There are two methods to upload a file to VirusTotal. One is free and open to all throughout the web interface without signing in. Another is via a logged-in user who is identified by an API key. Nine of the ten files above were uploaded using the Racoon Stealer web interface from different countries (probably using a proxy), but the last file was probably uploaded by the original hackers for publication of their “service” using API key 9c2cfa71.
This API key will be submitted to Google in a request to be banned.
Expanding the search to query for “logs.zip” tag:zip size:290000000+” returns six additional results, including a compressed file size of 556 MB with original file name “988.logs.zip” and original name:
This file also included 988 RedLine malware victims. Each exfiltrated-files folder includes a text file, which reveals the original attacker group’s name: cbanke.
DrDark, a hacking forum used by the cbanke group, is even allowing the free download of victims’ files from a Google drive. The file name is “250 LOGS [TG @cbanke_logs].zip,” which correlates this site to the cbanke group. The file was uploaded on November 24, 2020, and includes a 287 MB ZIP file. We’ll investigate this further in the section below.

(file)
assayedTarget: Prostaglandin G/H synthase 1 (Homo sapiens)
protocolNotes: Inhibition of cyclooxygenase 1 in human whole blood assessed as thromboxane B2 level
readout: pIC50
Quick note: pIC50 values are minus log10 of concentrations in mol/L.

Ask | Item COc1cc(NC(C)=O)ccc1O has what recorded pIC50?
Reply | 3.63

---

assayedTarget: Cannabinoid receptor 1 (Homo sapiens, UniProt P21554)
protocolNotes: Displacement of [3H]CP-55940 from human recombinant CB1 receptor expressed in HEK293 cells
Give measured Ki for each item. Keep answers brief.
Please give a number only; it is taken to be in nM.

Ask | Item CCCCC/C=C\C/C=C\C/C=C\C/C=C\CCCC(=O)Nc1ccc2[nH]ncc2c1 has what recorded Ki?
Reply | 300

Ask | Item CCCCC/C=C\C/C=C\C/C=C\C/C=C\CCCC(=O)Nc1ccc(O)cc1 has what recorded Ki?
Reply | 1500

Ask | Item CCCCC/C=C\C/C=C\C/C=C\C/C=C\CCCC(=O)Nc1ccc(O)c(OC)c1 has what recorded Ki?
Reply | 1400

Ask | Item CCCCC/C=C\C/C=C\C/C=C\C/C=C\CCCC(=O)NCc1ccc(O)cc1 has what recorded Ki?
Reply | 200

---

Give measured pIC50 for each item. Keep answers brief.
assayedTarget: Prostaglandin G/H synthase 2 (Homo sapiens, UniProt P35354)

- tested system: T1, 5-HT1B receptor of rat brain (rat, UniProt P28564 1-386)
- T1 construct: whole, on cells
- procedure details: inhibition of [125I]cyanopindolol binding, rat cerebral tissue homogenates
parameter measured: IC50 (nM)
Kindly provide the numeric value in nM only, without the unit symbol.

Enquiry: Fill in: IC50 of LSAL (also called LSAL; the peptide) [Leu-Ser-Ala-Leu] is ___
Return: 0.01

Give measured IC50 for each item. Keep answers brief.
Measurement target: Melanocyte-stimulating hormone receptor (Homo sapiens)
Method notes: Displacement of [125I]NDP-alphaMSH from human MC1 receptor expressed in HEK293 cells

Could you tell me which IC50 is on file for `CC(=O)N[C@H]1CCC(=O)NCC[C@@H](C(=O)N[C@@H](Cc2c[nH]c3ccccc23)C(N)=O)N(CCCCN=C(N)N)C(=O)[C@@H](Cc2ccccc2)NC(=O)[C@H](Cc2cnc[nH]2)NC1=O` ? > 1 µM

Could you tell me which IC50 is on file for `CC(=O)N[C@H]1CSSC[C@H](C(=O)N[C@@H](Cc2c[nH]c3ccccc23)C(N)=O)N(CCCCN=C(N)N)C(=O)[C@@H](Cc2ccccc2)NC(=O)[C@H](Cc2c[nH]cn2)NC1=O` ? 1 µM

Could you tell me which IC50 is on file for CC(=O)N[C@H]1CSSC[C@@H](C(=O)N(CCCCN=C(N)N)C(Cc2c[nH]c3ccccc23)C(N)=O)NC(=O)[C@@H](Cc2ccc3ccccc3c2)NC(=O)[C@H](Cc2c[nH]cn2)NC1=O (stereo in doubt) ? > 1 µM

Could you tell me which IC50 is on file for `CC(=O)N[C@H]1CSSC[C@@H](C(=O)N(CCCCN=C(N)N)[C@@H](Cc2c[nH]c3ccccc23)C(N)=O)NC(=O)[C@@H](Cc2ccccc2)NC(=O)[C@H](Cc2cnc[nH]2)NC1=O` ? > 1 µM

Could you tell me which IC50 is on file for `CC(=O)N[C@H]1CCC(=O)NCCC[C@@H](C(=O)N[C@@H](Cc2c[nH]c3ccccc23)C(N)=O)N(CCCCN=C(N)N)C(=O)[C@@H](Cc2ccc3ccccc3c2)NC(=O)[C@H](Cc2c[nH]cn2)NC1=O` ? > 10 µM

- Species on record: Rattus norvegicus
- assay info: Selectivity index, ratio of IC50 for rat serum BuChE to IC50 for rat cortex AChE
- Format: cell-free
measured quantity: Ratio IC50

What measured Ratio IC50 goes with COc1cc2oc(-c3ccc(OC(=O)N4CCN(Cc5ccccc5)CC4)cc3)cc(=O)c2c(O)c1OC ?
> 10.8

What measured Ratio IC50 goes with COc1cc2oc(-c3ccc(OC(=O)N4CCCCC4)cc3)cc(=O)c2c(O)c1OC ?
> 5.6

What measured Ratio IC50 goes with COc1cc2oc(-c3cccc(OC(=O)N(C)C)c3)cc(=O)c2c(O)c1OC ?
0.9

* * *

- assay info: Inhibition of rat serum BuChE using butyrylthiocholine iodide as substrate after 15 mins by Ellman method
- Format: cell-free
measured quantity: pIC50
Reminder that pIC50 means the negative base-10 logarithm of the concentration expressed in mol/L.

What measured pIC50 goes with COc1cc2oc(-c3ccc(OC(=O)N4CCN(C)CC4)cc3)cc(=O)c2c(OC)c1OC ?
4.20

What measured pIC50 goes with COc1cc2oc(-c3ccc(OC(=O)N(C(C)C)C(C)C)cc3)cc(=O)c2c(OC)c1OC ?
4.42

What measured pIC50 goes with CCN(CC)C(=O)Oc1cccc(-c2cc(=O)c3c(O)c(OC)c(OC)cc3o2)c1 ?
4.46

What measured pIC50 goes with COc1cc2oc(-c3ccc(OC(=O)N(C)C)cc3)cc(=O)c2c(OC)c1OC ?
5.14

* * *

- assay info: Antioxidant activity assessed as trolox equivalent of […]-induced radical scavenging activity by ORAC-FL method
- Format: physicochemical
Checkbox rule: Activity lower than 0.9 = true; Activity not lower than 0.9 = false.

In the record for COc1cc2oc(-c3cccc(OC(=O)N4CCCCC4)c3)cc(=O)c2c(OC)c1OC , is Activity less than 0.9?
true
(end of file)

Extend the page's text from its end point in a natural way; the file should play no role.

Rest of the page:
DrDark is a known hacking forum that publicly declares its goal as follows:
“DrDark is a forum dedicated to making money on the Internet, various earning schemes, IT issues and much more. Also we share knowledge about carding forums, malware modifications, hacking, security, programming, cracking, among many other things”.
The file 250 LOGS [TG @cbanke_logs].zip, which again is included for free on DrDark, includes exfiltration data by Spyware.KpotStealer. For example: 028ec268176707aadc2cf8e65a28236cbed214f9fd65fc3346ee34e859e50057
The exfiltrated data includes the “KPOT” name and the malware indeed writes the same exfiltrated files.
The user who uploaded this file, identified as Starkye in the DrDark forum, has 19 posts offering files with similar types of sensitive data:
And there are hundreds of other users offering similar files:
For example, a user identified as Wanag3R published 233 posts offering files with sensitive data— the type of credentials, amount, victims’ countries, etc., included in the files are outlined in the file names.
Another user, identified as kanebuckley, published 400 messages and specializes in stolen credentials for Netflix and gaming.
These activities are carried out on the regular web. There is no need for dark web access—these individuals are not hiding themselves.